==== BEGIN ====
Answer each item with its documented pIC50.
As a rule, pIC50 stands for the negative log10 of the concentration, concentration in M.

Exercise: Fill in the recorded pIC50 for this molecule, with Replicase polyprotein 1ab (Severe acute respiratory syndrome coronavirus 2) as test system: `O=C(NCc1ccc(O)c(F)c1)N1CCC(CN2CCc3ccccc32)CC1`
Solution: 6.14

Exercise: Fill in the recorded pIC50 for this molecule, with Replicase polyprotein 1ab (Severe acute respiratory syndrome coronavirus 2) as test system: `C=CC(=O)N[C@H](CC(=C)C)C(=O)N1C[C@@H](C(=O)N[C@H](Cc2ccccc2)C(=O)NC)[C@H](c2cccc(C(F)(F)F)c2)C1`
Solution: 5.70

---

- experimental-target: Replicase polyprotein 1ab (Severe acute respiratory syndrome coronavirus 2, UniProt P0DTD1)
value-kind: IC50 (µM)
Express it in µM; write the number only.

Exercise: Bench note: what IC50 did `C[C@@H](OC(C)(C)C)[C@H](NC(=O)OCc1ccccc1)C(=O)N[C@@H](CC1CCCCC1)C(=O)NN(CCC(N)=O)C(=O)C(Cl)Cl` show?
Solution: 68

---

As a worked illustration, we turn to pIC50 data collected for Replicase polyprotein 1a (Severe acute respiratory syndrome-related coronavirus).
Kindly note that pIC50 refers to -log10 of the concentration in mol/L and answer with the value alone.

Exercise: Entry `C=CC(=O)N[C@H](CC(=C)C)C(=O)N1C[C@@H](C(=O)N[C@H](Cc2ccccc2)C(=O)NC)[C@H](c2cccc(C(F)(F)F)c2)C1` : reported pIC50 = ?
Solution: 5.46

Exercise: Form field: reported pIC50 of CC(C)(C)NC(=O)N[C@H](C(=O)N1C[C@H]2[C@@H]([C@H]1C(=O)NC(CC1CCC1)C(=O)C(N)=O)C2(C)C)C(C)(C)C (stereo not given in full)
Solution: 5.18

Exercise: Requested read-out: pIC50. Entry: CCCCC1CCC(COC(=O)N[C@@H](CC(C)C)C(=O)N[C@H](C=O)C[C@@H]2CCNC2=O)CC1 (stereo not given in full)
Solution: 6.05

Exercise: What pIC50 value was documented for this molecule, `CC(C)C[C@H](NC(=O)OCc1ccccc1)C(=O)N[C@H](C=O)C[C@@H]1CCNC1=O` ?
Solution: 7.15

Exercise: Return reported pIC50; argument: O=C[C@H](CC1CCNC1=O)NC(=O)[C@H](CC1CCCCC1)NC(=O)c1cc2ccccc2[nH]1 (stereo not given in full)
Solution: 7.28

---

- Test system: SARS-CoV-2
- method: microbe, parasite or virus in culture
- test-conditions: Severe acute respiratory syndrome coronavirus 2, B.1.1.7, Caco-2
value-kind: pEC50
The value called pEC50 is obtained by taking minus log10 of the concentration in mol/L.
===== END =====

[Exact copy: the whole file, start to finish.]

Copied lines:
Answer each item with its documented pIC50.
As a rule, pIC50 stands for the negative log10 of the concentration, concentration in M.

Exercise: Fill in the recorded pIC50 for this molecule, with Replicase polyprotein 1ab (Severe acute respiratory syndrome coronavirus 2) as test system: `O=C(NCc1ccc(O)c(F)c1)N1CCC(CN2CCc3ccccc32)CC1`
Solution: 6.14

Exercise: Fill in the recorded pIC50 for this molecule, with Replicase polyprotein 1ab (Severe acute respiratory syndrome coronavirus 2) as test system: `C=CC(=O)N[C@H](CC(=C)C)C(=O)N1C[C@@H](C(=O)N[C@H](Cc2ccccc2)C(=O)NC)[C@H](c2cccc(C(F)(F)F)c2)C1`
Solution: 5.70

---

- experimental-target: Replicase polyprotein 1ab (Severe acute respiratory syndrome coronavirus 2, UniProt P0DTD1)
value-kind: IC50 (µM)
Express it in µM; write the number only.

Exercise: Bench note: what IC50 did `C[C@@H](OC(C)(C)C)[C@H](NC(=O)OCc1ccccc1)C(=O)N[C@@H](CC1CCCCC1)C(=O)NN(CCC(N)=O)C(=O)C(Cl)Cl` show?
Solution: 68

---

As a worked illustration, we turn to pIC50 data collected for Replicase polyprotein 1a (Severe acute respiratory syndrome-related coronavirus).
Kindly note that pIC50 refers to -log10 of the concentration in mol/L and answer with the value alone.

Exercise: Entry `C=CC(=O)N[C@H](CC(=C)C)C(=O)N1C[C@@H](C(=O)N[C@H](Cc2ccccc2)C(=O)NC)[C@H](c2cccc(C(F)(F)F)c2)C1` : reported pIC50 = ?
Solution: 5.46

Exercise: Form field: reported pIC50 of CC(C)(C)NC(=O)N[C@H](C(=O)N1C[C@H]2[C@@H]([C@H]1C(=O)NC(CC1CCC1)C(=O)C(N)=O)C2(C)C)C(C)(C)C (stereo not given in full)
Solution: 5.18

Exercise: Requested read-out: pIC50. Entry: CCCCC1CCC(COC(=O)N[C@@H](CC(C)C)C(=O)N[C@H](C=O)C[C@@H]2CCNC2=O)CC1 (stereo not given in full)
Solution: 6.05

Exercise: What pIC50 value was documented for this molecule, `CC(C)C[C@H](NC(=O)OCc1ccccc1)C(=O)N[C@H](C=O)C[C@@H]1CCNC1=O` ?
Solution: 7.15

Exercise: Return reported pIC50; argument: O=C[C@H](CC1CCNC1=O)NC(=O)[C@H](CC1CCCCC1)NC(=O)c1cc2ccccc2[nH]1 (stereo not given in full)
Solution: 7.28

---

- Test system: SARS-CoV-2
- method: microbe, parasite or virus in culture
- test-conditions: Severe acute respiratory syndrome coronavirus 2, B.1.1.7, Caco-2
value-kind: pEC50
The value called pEC50 is obtained by taking minus log10 of the concentration in mol/L.